Alcorn State, Miss. (July 17, 2013) - “Our research team discovered the moonlighting nature of the mitochondrial protein Ccm1p from the baker yeast,” said Dr. Jon Ignacio Moreno, assistant professor in the Department of Biological Sciences at Alcorn State University. “It opens new research possibilities for the study of mitochondria translational machinery assembly and human diseases related to its malfunction.”
This milestone led to a new project “Novel Pathways of Mitochondrial Ribosome Assembly” that Dr. Marta A. Piva, associate professor in the Department of Biological Sciences, and Dr. Moreno began in May 2013, for which the scientists received a grant for $554,958 from the Department of Defense. Dr. Piva serves as principal investigator for the project, and Dr. Moreno is co-investigator (key personnel).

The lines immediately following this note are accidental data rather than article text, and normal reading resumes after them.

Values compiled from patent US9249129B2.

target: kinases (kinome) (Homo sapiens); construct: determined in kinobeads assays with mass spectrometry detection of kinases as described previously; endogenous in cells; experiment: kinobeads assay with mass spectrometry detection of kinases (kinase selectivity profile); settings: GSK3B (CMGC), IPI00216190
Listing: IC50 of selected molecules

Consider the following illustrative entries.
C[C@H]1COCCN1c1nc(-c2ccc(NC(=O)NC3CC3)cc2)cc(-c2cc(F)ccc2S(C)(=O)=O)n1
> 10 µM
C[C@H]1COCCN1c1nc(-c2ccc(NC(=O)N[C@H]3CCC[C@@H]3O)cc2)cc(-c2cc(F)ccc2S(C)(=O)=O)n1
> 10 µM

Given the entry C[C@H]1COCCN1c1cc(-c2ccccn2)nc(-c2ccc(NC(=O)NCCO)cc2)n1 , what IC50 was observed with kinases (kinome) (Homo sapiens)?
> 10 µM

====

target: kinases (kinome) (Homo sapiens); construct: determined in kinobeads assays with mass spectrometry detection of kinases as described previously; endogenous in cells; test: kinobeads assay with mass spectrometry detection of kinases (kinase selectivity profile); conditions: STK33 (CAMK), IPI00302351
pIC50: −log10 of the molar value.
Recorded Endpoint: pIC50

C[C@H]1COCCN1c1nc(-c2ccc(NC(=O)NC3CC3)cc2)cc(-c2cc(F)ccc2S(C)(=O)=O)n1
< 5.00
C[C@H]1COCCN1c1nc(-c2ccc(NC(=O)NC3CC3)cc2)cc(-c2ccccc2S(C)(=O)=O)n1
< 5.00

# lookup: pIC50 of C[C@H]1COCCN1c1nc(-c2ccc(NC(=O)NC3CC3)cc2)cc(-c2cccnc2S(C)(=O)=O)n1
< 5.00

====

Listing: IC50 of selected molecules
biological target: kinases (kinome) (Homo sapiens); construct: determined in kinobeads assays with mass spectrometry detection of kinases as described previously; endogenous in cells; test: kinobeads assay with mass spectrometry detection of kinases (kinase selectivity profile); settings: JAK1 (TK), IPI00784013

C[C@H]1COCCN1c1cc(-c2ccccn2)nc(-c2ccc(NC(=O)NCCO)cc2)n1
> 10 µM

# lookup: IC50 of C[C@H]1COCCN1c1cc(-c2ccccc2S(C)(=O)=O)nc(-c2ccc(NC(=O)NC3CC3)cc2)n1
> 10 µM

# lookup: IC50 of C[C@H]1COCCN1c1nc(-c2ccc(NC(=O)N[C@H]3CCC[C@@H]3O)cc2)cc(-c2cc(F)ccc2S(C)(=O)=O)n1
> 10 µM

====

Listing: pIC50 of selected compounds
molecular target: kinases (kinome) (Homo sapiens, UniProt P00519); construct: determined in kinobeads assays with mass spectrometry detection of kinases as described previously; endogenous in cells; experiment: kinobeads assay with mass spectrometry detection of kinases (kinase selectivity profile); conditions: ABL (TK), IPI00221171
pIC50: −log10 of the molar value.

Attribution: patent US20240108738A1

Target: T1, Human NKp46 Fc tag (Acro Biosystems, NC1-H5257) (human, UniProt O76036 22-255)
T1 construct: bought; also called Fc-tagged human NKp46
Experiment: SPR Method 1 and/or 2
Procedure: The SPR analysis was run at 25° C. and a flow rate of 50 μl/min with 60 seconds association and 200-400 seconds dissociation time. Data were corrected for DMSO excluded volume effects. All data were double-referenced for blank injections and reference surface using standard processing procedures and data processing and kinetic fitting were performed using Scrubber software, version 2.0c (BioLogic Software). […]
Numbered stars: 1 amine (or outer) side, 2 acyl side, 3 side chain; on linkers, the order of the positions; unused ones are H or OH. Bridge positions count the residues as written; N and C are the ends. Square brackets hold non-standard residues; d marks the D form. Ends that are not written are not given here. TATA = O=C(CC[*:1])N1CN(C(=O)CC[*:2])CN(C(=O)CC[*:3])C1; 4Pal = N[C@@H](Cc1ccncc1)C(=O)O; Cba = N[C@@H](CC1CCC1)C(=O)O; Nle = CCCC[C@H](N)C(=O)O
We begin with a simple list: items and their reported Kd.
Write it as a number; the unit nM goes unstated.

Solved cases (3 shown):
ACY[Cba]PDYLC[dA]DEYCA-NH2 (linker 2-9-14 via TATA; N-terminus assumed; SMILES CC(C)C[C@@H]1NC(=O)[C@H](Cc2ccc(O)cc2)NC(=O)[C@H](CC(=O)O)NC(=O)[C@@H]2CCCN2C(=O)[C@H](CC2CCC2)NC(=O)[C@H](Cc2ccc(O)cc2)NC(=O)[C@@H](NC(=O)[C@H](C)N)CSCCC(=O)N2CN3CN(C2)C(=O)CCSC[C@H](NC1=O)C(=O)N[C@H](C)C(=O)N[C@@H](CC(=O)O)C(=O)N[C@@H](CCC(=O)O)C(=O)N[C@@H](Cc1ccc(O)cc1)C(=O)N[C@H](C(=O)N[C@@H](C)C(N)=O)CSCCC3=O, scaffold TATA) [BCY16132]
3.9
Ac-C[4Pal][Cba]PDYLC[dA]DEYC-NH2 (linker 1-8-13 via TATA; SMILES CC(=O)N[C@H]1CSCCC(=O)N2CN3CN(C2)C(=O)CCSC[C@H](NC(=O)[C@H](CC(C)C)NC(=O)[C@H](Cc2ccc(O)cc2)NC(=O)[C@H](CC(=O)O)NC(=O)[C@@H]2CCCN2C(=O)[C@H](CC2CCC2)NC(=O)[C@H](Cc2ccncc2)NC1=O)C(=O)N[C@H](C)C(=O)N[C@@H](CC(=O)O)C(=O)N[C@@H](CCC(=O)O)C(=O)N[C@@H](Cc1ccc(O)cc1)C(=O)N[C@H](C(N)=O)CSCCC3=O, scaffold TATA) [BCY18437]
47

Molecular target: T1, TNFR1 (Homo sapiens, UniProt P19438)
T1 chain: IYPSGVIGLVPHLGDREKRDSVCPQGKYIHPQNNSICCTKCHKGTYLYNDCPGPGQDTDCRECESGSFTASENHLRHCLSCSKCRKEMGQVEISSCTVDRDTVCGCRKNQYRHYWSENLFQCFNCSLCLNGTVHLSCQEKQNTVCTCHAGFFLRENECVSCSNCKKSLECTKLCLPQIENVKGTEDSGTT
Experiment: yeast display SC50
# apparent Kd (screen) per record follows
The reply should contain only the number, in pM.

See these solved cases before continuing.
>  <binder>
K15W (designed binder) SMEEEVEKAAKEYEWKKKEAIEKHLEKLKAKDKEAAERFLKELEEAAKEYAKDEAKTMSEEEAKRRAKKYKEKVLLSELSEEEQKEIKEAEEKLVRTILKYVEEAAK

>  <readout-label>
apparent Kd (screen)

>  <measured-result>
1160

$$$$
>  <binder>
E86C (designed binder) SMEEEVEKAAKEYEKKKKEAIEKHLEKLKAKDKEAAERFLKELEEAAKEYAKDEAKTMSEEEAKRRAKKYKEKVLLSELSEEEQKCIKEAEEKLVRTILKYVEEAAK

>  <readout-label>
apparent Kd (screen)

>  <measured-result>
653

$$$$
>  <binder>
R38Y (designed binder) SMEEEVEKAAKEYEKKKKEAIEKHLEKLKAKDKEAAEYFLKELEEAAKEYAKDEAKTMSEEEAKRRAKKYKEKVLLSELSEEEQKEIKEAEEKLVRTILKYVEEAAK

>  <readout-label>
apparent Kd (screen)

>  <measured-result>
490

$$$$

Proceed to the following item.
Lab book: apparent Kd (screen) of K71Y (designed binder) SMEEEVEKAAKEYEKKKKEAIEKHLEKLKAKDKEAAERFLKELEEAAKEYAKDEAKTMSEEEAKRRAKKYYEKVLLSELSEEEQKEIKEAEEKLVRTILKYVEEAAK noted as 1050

Other significant contributors to elucidating the moonlighting nature of the CCM1 gene product were Dr. Babu Patlolla, assistant dean, School of Arts and Sciences, and three students in the Department of Biological Sciences Kerry R. Belton, Brenita C. Jenkins, and Polina V. Radchenkova.
“It was truly a team effort,” shared Dr. Moreno.
This breakthrough, entirely accomplished in the Department, was reported in 2012 in the article “Two independent activities define Ccm1p as a moonlighting protein in Saccharomyces cerevisiae” published in an international peer-reviewed journal Bioscience Reports.
In 2009, the research group led by Drs. Moreno and Piva elucidated the first known function of the CCM1 gene product (Ccm1p protein). The name “CCM1” given to the gene by this Alcorn group was officially acknowledged by the Curators of Saccharomyces Genome Database at Stanford University, California.
Dr. Moreno expressed a great deal of optimism for future discoveries and for the opportunity that Alcorn students have to gain a solid background and experience in the cell and molecular biology fields.
Click here for details of Drs. Moreno and Piva’s work.
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